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 I have had great success with the transconjunctival approach in younger patients with the type of appearance you present. This is sometimes referred to erroneously as "incisionless" eye lift. There is an incision, it's just that it is on the inside and so no one sees the  scar. Your skin at your age should have good elasticity, and so I find that fat grafting is rarely needed.  I have done fillers instead of surgery in situations similar to yours, but in the long run that would be more expensive, since it would have to be repeated. Check out the American Society of Aesthetic Plastic Surgeons web site for the names of plastic surgeons in your area

Paul W. Loewenstein, MD
Milwaukee Plastic Surgeon
4.5 out of 5 stars 14 reviews

Lower eyelid surgery

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Dear Sky34,

  • I do not know of anyone in Montreal, but close by in New Jersey
  • You would be an excellent candidate for surgery to remove the fat pockets, then use fat grafting to fill the hollows and sculpt the eyelid
  • This would make for a nice transition so you can't tell where the eyelid stops and the cheek starts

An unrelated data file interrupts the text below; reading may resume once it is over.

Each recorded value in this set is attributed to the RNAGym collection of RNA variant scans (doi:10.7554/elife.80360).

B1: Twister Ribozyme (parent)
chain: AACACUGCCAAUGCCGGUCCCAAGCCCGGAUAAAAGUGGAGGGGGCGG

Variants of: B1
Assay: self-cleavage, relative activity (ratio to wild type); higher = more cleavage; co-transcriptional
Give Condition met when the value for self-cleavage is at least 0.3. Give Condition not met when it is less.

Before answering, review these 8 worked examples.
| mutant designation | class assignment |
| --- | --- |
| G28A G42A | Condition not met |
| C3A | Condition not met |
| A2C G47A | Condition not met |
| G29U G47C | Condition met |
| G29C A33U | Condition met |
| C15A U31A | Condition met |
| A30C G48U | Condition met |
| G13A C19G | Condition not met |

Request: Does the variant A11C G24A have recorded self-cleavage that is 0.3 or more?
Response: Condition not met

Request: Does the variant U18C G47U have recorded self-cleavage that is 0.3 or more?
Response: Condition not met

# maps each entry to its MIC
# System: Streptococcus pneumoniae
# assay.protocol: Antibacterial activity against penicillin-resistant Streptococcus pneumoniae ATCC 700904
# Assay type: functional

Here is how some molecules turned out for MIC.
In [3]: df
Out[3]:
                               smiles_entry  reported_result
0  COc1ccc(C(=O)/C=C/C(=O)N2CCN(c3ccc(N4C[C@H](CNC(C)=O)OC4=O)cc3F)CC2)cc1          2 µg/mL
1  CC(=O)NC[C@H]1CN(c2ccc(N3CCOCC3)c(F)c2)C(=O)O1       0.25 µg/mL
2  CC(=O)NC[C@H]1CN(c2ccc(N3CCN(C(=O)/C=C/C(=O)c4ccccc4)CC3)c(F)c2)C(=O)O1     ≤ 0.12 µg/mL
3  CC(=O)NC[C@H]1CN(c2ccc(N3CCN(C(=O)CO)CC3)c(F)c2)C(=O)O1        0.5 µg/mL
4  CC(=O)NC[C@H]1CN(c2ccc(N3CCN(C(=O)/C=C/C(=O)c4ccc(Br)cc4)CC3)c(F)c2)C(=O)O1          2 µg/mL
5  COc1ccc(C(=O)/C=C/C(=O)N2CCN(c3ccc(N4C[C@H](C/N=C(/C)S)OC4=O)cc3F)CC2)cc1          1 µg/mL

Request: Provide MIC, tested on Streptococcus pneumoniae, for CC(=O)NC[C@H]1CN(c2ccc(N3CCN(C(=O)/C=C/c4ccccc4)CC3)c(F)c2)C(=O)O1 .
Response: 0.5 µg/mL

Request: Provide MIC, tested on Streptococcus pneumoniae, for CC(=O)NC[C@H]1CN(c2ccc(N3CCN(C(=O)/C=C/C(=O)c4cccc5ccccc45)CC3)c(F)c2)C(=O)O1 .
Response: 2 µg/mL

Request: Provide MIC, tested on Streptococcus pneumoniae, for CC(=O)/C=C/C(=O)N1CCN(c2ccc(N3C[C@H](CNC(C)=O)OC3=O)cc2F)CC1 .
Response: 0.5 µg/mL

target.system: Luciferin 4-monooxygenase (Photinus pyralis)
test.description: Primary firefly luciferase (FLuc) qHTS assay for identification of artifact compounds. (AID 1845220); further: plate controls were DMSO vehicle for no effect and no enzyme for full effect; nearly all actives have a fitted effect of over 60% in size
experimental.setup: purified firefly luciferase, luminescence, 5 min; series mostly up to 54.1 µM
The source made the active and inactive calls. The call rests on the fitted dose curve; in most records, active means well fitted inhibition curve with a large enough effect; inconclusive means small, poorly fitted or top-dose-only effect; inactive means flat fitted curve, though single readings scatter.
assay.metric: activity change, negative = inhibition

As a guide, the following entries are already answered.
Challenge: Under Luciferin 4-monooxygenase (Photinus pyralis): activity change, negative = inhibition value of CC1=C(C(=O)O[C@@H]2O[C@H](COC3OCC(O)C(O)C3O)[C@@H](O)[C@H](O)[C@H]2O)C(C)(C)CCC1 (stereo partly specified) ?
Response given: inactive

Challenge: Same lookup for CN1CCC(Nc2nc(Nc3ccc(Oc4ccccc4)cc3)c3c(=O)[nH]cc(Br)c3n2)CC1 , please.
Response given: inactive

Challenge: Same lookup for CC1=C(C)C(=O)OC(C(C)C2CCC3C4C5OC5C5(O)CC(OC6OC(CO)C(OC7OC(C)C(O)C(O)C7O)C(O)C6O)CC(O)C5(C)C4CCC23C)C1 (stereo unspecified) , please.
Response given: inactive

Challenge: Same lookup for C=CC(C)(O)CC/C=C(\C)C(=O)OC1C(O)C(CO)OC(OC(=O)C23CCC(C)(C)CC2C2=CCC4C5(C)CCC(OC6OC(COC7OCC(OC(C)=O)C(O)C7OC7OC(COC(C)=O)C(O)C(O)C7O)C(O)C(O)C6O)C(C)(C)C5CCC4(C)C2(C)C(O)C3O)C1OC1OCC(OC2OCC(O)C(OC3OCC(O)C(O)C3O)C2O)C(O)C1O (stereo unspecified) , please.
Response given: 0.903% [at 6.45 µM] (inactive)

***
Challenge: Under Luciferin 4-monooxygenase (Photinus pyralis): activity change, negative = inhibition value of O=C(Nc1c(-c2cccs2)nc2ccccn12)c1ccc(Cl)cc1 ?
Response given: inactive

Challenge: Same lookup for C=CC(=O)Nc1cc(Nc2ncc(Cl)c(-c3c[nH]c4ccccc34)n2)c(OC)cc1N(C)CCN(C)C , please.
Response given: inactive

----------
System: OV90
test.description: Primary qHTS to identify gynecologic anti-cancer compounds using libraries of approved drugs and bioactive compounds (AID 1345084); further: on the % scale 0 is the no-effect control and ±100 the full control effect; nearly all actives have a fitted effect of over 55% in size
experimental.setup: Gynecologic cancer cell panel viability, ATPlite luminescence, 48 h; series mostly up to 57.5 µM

• Finally, you can use some volume along the outer rim which is what fat grafting would be great for

Best regards,

Nima Shemirai

Nima Shemirani, MD
Beverly Hills Facial Plastic Surgeon
5.0 out of 5 stars 21 reviews

Lower eyelid issues

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It looks like you have some loewr eyelid fat hernation as well as hollowing. Removing some fat may be beneficial.  Some of the fat can be used for  redraping or you can have filler placed in the hollows.

Steven Wallach, MD
Manhattan Plastic Surgeon
4.5 out of 5 stars 15 reviews

These answers are for educational purposes and should not be relied upon as a substitute for medical advice you may receive from your physician. If you have a medical emergency, please call 911. These answers do not constitute or initiate a patient/doctor relationship.